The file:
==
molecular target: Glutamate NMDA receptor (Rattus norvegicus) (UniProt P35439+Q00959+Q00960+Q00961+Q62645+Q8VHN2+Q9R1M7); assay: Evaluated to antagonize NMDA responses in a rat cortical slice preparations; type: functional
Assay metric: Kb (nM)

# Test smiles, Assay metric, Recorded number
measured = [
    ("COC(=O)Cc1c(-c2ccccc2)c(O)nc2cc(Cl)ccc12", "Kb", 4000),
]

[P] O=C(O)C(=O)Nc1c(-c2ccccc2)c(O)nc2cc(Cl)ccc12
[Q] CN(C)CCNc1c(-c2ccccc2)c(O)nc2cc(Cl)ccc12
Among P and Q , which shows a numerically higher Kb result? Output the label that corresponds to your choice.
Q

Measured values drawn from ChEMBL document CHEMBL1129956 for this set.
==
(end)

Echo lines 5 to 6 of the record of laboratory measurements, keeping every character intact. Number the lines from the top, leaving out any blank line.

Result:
    ("COC(=O)Cc1c(-c2ccccc2)c(O)nc2cc(Cl)ccc12", "Kb", 4000),
]